This article was originally published in Start Up
Based on a growing understanding of the genetics of age-related macular degeneration and its association with the immune system, Optherion is developing a treatment that it hopes may prevent the disease from progressing into its most serious and debilitating 'wet' form.
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Ophthalmology has long been a bright spot for venture investors given the potential market size, health care burden, and high unmet medical need associated with many eye diseases. Based on a recent analysis by Start-Up magazine, there is no sign that trend is diminishing. Using Elsevier's Strategic Transactions database, Start-Up found that private backers have poured nearly $1.8 billion into 58 ophthalmology start-ups since 1999, with the money split nearly 50/50 in terms of device and drug investments. This trend is likely to accelerate as a number of new acquirers emerge to play in what was once a niche area.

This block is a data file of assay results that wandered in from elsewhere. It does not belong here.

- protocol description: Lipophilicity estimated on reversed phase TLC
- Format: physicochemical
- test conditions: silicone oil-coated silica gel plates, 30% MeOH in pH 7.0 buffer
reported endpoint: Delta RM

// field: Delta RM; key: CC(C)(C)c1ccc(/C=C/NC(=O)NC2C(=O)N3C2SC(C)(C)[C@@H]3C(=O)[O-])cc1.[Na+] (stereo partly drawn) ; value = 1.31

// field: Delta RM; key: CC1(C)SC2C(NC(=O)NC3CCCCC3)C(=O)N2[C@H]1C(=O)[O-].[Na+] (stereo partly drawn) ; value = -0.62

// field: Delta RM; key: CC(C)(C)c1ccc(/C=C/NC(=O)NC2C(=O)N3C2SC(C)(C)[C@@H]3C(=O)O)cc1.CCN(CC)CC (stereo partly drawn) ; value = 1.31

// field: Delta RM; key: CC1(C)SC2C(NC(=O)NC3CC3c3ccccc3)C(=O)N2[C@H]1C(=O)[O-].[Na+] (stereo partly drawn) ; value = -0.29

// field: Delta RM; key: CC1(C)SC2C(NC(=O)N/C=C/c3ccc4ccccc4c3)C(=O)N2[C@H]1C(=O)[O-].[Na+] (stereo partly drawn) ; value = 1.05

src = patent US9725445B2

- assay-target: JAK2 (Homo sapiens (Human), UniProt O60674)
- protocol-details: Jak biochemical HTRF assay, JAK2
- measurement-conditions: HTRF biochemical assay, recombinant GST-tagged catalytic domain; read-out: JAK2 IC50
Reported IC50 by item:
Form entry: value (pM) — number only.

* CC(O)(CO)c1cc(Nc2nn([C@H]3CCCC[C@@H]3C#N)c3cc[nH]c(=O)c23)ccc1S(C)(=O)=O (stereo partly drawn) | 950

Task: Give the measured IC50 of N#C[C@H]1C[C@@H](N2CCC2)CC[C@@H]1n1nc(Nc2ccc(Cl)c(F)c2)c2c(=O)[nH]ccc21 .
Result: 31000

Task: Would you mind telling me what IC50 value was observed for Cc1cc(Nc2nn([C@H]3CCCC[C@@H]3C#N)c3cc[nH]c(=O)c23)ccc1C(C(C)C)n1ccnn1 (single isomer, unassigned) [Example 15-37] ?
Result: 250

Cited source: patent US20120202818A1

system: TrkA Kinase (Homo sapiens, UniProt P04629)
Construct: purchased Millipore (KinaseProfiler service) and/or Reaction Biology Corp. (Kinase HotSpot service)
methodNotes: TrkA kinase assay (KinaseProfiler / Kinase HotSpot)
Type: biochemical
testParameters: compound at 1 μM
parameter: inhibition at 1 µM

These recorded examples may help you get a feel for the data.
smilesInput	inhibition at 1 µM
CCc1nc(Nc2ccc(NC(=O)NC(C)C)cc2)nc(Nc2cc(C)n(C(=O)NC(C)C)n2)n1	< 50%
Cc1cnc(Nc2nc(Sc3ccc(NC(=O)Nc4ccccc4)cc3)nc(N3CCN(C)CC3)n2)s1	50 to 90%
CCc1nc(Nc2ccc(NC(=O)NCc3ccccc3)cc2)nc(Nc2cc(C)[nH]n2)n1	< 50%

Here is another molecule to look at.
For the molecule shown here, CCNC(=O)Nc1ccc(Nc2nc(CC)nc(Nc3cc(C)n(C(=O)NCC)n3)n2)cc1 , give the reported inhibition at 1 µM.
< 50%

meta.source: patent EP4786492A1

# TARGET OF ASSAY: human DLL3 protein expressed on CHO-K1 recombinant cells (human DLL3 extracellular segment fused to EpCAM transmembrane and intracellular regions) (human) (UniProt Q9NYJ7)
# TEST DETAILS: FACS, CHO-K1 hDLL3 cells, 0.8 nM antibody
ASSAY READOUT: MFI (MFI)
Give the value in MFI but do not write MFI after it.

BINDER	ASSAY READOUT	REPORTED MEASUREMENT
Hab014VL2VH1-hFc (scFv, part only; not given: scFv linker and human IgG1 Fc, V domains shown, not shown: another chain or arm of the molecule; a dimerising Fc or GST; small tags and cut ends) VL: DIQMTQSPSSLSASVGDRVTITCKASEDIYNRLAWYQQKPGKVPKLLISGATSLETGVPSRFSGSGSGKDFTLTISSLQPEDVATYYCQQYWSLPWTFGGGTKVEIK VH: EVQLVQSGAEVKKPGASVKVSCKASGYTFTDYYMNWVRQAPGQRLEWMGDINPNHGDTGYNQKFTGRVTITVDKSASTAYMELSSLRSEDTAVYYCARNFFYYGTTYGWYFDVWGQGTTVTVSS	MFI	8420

Acucela is developing oral compounds that can possibly slow or stop vision loss caused by dry age-related macular degeneration. Its lead candidate is a small-molecule inhibitor of an enzyme called RPE65, known to be involved in the build-up of A2E, a toxic vitamin A by-product that is implicated in AMD.
Fenretinide, Sirion Therapeutics' lead candidate, targets the pathway by which Vitamin A gets into the eye and becomes part of A2E, the protein complex that scientists consider a bad actor in AMD. Intermediate analysis of fenretinide Phase II data showed that patients taking the compound had slower growth of lesions than those given placebo, and that trend increased over time.